They made two other Night at the Museum movies, and I don’t know that I’m ready to believe they’re all that essential, but I’m glad I picked this one up for my son’s own collection. It ended with him saying “Now I want to work in a museum,” which made my heart grow three sizes. That’s where I wish I worked, too.

Dragon of Doom (1994)

A couple of weeks ago, somebody on Twitter made the observation that the Lupin the Third franchise has a whole lot in common with the Scooby Doo franchise. I’d tell you who, but it turns out this is not a particularly original observation, and whatever I saw and enjoyed was lost in search results dating back many years. But it was new to me, and I laughed, and then we watched this morning’s Lupin film, and I laughed a lot more. So it’s nice that there was a Scooby comparison for me to roll around in my head, because it kept me going while this story failed to excite.

It really should’ve been a little better than this. Dragon of Doom was the sixth TV movie for the gang, and even with my limited knowledge of Lupin III, it struck me as really by-the-numbers. There’s a hilarious moment of cartoon physics when Lupin is about 4000 meters down at the bottom of the ocean, and the bad guy is so over-the-top with his Bond villain headquarters that I had to chuckle at the chutzpah, but on the other hand, I think this series had given us Bond villain wannabes prior to ’94. The animation is about on the same TV-cheap level as the previous movie we watched, but it’s laid out much more competently than that, and none of the action sequences left me confused as to what was supposed to be happening.

You can see the seed of a good plot in it, which makes it more frustrating. Lupin and Goemon end up wanting the same ancient treasure for themselves: Goemon because it belonged to his ancestral clan and Lupin because his granddad failed to pilfer it eighty years ago. But their antagonism is too shallow and unconvincing in the first place, and this becomes incredibly frustrating when Goemon doesn’t point out the real problem later on: Lupin’s selfishness in holding onto the dragon seems to have got an ally killed. It’s like the producers wanted to bend the rules, but were afraid to bend them anywhere far enough to give the story some bite.

Our son adored about 99% of it, and absolutely lost his mind laughing when Zenigata shows up with five boats packed from stem to stern with gun-crazed cops, only for our heroes to escape in something so unlikely that even the ICPO’s finest can’t help but close his eyes and giggle. On the other hand, Fujiko strips down for a shower scene, which had our kid closing his own eyes and hiding. Okay, so the Scooby Doo comparison isn’t flawless. Fairly sure Hanna-Barbera / Warner never let us see Daphne do that.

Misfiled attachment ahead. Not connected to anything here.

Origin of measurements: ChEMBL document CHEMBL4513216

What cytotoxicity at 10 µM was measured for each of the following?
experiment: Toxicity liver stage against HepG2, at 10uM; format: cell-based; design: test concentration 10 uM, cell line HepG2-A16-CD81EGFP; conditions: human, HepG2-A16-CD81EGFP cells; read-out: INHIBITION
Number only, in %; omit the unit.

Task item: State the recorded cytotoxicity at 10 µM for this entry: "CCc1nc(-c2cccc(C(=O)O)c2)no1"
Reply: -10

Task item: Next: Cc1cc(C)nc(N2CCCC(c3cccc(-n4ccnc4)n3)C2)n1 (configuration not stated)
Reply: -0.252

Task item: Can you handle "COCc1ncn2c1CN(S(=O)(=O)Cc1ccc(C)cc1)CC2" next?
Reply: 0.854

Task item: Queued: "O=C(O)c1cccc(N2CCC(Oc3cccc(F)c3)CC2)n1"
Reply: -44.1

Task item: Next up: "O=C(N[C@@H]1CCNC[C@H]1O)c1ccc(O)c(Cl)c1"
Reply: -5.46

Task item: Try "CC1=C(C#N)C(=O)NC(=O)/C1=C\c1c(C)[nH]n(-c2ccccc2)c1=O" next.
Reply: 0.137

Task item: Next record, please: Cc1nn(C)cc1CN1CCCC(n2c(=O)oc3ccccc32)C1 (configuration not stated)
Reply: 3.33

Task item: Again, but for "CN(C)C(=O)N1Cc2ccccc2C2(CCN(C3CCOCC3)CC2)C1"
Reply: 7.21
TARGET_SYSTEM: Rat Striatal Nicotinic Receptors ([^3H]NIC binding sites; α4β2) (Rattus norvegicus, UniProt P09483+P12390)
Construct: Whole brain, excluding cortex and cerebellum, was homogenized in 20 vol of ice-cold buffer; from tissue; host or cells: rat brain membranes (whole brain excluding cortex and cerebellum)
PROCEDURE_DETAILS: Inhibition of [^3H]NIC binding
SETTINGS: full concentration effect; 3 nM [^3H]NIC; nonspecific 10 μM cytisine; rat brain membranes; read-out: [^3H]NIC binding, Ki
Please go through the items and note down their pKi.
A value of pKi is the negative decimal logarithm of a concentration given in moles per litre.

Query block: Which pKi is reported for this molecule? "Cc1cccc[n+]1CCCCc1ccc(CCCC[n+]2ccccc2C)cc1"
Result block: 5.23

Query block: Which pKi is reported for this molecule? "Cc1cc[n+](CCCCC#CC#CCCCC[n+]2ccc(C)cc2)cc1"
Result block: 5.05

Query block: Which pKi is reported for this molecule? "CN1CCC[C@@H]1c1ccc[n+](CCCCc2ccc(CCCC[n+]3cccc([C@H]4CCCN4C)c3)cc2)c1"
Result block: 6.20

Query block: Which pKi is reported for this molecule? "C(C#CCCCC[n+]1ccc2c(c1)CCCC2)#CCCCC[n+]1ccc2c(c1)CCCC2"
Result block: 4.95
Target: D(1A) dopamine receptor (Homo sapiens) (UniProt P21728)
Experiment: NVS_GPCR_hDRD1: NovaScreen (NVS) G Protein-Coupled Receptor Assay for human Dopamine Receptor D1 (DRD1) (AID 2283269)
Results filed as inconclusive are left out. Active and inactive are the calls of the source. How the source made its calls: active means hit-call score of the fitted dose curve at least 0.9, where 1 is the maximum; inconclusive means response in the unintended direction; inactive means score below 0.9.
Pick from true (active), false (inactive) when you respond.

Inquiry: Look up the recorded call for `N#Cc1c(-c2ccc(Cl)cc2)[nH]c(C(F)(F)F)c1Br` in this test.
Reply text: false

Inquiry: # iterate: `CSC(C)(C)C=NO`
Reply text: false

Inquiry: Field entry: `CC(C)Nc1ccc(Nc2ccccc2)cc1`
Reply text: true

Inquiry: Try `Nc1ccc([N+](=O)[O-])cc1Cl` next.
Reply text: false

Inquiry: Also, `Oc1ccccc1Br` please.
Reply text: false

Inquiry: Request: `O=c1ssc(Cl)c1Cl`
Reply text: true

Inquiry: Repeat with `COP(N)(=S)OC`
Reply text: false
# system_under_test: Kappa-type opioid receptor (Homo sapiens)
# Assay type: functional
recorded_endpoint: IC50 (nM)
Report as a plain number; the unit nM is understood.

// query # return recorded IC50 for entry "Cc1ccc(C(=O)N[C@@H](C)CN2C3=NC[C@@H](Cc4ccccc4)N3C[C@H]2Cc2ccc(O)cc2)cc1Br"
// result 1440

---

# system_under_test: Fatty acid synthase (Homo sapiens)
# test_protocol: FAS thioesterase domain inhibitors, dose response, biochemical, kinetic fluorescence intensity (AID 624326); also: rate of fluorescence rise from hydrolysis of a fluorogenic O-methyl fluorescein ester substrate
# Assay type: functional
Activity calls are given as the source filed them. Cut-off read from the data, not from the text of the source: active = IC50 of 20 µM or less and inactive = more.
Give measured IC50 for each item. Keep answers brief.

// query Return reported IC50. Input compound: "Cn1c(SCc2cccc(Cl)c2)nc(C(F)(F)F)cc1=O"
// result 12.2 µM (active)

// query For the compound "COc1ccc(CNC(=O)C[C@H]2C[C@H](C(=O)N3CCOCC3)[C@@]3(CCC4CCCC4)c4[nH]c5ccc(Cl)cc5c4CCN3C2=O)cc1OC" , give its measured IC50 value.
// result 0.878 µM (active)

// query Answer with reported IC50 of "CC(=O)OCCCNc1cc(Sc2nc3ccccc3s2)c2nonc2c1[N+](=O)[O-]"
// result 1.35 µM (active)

Here’s a thought: since the Lupin gang are ageless and always set in “the present day,” shouldn’t Lupin be referring to the 1910s-era Arsene Lupin as a much older ancestor than his grandfather by now? Our hero’s got to be a great-great grandson by 2021. Maybe he’s really Lupin the Fifth.

Creature from the Black Lagoon (1954)

Sometimes, writing this blog, I’ve learned that time has marched on a little too far for the classics of the past to have much of an impact on kids of today. When I was about nine years old, Creature from the Black Lagoon, or any one of a hundred imitators of Creature from the Black Lagoon, would have had me completely captivated. Our son was alternately bored out of his skull or irritated by the downright dumb decisions of the characters. One guy in particular is so desperate to kill the monster and bring its carcass back to society for accolades and celebrity that you can see a color bullseye on his back in a black and white movie.

So this was a big disappointment for him, especially since he has a three-inch glow-in-the-dark action figure of the Gill Man and has been looking forward to seeing this movie, but really only the design of the creature held any interest. I think it’s a very fine film for its day and has aged extremely well. Only two things really ring fake and hollow almost sixty years later. There’s the stock “jungle noises” sound effects in the background – count how often you hear the unforgettable ooo-ooo-ooo-ooo-ooo-ah-ah-ah-ah animal from every movie set anywhere remotely like Brazil – and there’s a wholly unnecessary fake bat in a cave held up by giant wires. Maybe a modern remake would have a more diverse cast shot on an actual location, but it wouldn’t be a very different movie than this. I wonder whether they could find a female lead anywhere as beautiful as Julie Adams, though.